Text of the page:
Culture / Film

‘Poor Things’ is set to become one of the most talked about films of 2023

Poor Things film

Nothing Yorgos Lanthimos creates will ever be called bland. Polarising maybe, violent and weird, certainly. But he's a director who rarely leaves an audience feeling apathetic. This is especially true of his recent film, Poor Thingsstarring Emma Stone, Willem Dafoe, Mark Ruffalo, Ramy Youssef, and more, which released in cinemas across the US on December. Australians will have to wait until January 18, 2024, save for some select screenings.

Based on Alasdair Gray's 1992 novel of the same name, the film has a Frankenstein core given it's about a woman whose body is brought back to life with the addition of a baby's brain. You learn quickly that this is the least confronting part of the film. There's Bella Baxter's voracious, shameless, appetite for sex (more refreshing than gratuitous), a steampunk-inspired Victorian visual language, body horror and a greasy version of Mark Ruffalo that will make your skin crawl.

So what are people saying about Poor Things so far? And is it worth a watch? Below, find the film's most talked about moments.

Don't watch it with your parents

Or do. I don't know what sort of relationship you have, perhaps they're open books when it comes to talking about sex. But the film is unapologetically laden with sex scenes, in what is said to be Emma Stone's most daring role to date (the film shifts from black and white to technicolour when she sleeps with Ruffalo's character for the first time). Yet, this is not the sort of fornicating bemoaned in The Idol; it's freer, purer – of intent not content. More importantly, especially for a woman on screen, Stone's Baxter isn't punished for her appetite for pleasure – whether that's sex, Portuguese tarts, the delight of exercising free will. So, I take it back. Maybe watch it with your parents?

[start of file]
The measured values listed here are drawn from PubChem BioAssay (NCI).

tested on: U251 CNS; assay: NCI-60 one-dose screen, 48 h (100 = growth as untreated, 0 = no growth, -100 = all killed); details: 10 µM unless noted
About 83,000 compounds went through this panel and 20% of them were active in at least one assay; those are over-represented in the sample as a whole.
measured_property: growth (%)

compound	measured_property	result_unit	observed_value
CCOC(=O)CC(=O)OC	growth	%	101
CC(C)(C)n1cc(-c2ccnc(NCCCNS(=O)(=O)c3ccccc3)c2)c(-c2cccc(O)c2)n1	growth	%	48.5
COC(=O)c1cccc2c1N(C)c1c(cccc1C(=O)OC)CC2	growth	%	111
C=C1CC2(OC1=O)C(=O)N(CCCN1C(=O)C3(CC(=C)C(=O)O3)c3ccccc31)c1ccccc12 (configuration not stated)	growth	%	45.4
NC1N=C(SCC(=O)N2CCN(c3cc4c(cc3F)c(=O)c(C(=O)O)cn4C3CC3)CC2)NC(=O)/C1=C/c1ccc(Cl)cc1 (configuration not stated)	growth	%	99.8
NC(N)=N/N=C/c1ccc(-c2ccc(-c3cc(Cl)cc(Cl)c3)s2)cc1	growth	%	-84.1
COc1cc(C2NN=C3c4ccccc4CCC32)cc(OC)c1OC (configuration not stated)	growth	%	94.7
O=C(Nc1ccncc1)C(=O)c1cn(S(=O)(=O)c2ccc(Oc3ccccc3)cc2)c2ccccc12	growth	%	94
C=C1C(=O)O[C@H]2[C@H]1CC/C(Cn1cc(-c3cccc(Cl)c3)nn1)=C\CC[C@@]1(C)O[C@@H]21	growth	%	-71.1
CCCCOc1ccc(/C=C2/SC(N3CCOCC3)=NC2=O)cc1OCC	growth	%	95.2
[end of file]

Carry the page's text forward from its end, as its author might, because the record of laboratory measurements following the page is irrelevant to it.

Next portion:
The costumes

Miss leg-of-mutton sleeves? Nursing a penchant for Victoriana? Relishing the return of bloomersPoor Things is speaking your fashion language. The film's costume designer Holly Waddington told Harper's Bazaar it was a collaborative effort between her, Stone and Lanthimos. Gauzy garments paid homage to the 19th century, however Waddington integrated pieces from André Courrèges’s 1960’s space-age collections and 1930s Schiaparelli for a point of freshness. Stone's outfits reference her current mental age, with Waddington clashing silk knickers with a blazer to create the feeling that Baxter was a child playing dress-ups in her mother's wardrobe. Stone's hair was also raven-black and extremely long for the shoot, adding to her wild presence on screen.


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